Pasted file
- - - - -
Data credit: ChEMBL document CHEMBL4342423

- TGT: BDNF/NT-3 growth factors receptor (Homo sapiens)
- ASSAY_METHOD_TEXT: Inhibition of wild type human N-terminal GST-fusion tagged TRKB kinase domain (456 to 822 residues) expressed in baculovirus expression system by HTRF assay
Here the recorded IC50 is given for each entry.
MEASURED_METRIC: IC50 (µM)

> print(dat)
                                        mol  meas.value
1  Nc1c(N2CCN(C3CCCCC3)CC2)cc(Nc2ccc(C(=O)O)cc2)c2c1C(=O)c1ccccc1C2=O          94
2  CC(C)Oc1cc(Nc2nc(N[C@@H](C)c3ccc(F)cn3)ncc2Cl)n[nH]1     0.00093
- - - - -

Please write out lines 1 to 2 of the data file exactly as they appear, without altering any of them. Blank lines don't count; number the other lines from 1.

Data credit: ChEMBL document CHEMBL4342423

- TGT: BDNF/NT-3 growth factors receptor (Homo sapiens)